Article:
E-mail is a relatively new form of communication and its conventions are still in the making. The numerable lists of netiquette indeed point towards an increasing awareness of appropriate conventions. However, considering the global communication possibil ities provided in CMC, it is fair to suggest that the conventions will never be as widely observed as they are in the traditional communication media. Users in too widely dispersed cultural communities with too varying communication strategies inhabit the Internet to be able to generate conventions in perfect unison. Regarding the syntactic use of the English language, however, certain netiquette conventions have become commonsense - conventions that evince the spoken nature of electronic communication. O ne is the convention that says "all uppercase sounds harsh, like shouting" (Krol, 1994 quoted in Svensson, 1997:222). Consequently, including upper-case words in a message makes it difficult to read, and writing a message with solely upper-case letters is considered rude. Emphasis on a certain word can be made with upper-case letters (she FORGOT to), though this should be avoided. Rather, emphasis should be made by enclosing the word with asterisks (she *forgot* to) or underscores (she _forgot_ to), or by spacing the letters of the word (she f o r g o t to). New users of the Internet, often called newbies, are those who make the most mistakes in their use of CMC, but in the course of time they adopt the emerging conventions. Often newbies overuse abbrev iations. Abbreviations and acronyms are indeed common in computer-mediated text, but should be used with discretion. Chapter three of this essay discusses the use of recognized abbreviations and acronyms in electronic communication.
The conduct of newbies tells us about the results of initial enthusiasm, but it also tells us about the way correspondents in an apparently oral situation try to overcome the inability to convey social, emotional and linguistic cues. Certain features are common even among experienced communicators in CMC. By using upper-case letters correspondents try to compensate for not being able speak the words louder. Thus, upper-case letters convey a certain amplitude of intonation. By using abbreviations and acron yms, they compensate for not being able to speak fast enough. Thus, abbreviations and acronyms are intended to speed up the reading of the message. Further, with syntactic devices like ... and !! they convey features such as hesitation and pause and a higher pitch of voice. By enclosing phrases within a <whisper>, senders may hint a whispering voice or a lower pitch of voice. Willem Levelt in his book Speaking (1989) writes about the organization of the skill of speaking. In speaking we are able to "trans form intentions, thoughts, feelings into fluently articulated speech" (Levelt, 1989:1). By organizing our speech into complex combinations of tone units and prosodic units, we convey our mood, intentions and frame of mind. In electronic communication, we apparently recognize to a great extent the need to convey the same features. All in all, the frequent use of typed oral cues seems to consolidate the connection with spoken discourse.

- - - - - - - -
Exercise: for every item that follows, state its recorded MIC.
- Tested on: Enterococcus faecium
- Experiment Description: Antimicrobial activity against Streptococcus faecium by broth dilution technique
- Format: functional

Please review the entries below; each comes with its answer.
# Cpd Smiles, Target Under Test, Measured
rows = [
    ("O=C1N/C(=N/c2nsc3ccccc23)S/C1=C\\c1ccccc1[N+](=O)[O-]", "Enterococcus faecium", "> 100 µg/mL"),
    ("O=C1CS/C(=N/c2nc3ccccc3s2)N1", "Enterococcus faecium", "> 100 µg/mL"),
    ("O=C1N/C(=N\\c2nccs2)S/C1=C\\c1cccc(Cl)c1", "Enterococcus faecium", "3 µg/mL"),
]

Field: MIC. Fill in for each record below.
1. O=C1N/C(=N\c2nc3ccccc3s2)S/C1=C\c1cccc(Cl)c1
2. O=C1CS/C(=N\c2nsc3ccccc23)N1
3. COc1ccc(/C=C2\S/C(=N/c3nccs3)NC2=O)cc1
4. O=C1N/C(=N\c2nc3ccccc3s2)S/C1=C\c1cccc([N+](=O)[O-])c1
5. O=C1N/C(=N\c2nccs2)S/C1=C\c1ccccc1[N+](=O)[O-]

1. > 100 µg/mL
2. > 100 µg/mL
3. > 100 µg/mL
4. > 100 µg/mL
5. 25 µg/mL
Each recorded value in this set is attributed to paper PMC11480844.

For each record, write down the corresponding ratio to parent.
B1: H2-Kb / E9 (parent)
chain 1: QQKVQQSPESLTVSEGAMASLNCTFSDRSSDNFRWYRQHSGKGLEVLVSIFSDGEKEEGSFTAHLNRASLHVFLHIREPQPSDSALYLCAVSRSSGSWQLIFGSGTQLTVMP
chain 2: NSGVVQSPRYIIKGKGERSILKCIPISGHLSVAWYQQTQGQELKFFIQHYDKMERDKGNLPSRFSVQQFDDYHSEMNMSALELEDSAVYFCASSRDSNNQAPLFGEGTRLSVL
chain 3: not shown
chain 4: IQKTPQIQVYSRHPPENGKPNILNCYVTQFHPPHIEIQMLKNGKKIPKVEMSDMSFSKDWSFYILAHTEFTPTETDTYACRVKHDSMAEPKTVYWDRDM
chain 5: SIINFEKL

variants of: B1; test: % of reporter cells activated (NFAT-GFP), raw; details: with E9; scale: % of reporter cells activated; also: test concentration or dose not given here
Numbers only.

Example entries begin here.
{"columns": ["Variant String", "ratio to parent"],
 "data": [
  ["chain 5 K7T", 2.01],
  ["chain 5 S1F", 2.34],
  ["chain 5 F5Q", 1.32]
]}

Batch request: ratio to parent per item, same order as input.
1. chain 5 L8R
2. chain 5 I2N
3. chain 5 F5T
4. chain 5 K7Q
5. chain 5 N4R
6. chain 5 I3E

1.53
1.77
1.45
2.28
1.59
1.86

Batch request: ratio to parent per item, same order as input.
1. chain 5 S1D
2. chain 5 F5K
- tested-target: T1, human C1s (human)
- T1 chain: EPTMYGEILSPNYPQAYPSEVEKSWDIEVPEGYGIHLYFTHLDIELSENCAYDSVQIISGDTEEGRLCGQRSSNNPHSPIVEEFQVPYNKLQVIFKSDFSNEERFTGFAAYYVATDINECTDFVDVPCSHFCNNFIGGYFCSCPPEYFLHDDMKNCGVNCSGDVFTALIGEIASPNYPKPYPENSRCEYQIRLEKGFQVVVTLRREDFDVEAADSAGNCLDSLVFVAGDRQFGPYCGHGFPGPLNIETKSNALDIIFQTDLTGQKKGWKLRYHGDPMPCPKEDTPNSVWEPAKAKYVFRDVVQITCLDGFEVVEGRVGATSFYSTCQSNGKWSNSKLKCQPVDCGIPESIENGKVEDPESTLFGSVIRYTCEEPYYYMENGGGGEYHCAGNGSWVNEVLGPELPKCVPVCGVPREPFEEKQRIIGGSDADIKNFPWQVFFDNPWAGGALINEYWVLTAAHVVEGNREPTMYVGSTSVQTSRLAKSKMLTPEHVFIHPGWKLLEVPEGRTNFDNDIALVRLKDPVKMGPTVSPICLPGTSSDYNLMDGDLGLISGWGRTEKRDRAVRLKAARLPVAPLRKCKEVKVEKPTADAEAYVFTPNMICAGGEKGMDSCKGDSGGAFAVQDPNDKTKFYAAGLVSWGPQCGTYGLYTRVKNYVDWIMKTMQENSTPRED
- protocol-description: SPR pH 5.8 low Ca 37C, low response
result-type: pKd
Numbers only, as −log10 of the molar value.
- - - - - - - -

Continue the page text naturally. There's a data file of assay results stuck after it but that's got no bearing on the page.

What further consolidates the connection with spoken discourse, is the fact that the characteristics of an electronic discussion resemble the turn-taking that takes place in oral discussions. In personal electronic communication as well as in mailing list and newsgroup communication, one e-mail is the output of one speaker and the input of one or many listeners. E-mail software recognizes interlocutors' need to structure ongoing communication. Therefore, it conveniently sorts the input and the output in l ogical ways. In face-to face (FTF) discussions, interlocutors in their minds quickly sort out what is being said, by whom and to whom, by the linguistic and extra-linguistic cues of the ongoing communication. In e-mail discussions, similarly, the computer software sorts the input and the output into various "mailboxes". Within a mailbox, a mailing list or a newsgroup discussion, the e-mail software sorts the messages into so-called threads. A thread is a collection of messages with a common subject. E-mai l allows several discussions (threads) to be going on simultaneously. Usually replies on a topic are classified by the prefix Re: in the subject line, and forwarded messages are classified by the prefix Fwd:. Some research into the structure of threads ha s been produced. Fafchamps et al. (1989) describe how e-mail discussions on a topic may be divided up into islands, dialogues and webs of communication. An island is a message that receives no reply and a dialogue is a series of messages between a pair of individuals on a single topic. A web is a complex structure of messages, where a single message may receive replies from many users, some of whom are replying to issues raised in more than one message. To be able to untangle the structure of threads, one needs a certain amount of experience in e-mailing, preferably on mailing lists and in newsgroups. Bordia (1996) declares that longitudinal studies show that, given time, users feel that CMC approaches the nature of FTF communication in that they begin to conceive of the structure of threads as the structure of turn-taking in FTF discussions.
The computer-generated construction of mailboxes and threads and the other syntactic, semantic and computer-generated functions mentioned in this chapter, altogether make e-mail comparable to the structure of face-to-face communication. As we have seen, e -mail communication is a complex phenomenon. It has features that support notions of traditional written discourse (the durability aspect, for instance), but it also has features that support notions of spoken discourse (devices for conveying non-linguist ic cues etc.). In addition, e-mail introduces features that are entirely new to communication, such as software-generated quoting, cross-posting and threads. E-mail does not conform to the traditional domains of spoken and written discourse, but constantl y transgresses the limits between the two. Therefore, e-mail must be said to create its own domain of discourse in the history of communication. Now, if comparing e-mail to face-to-face communication turns out to be profitable, despite the asynchronous mo de, what is then the case with synchronous CMC? In the next chapter, the nature of synchronous CMC is scrutinized.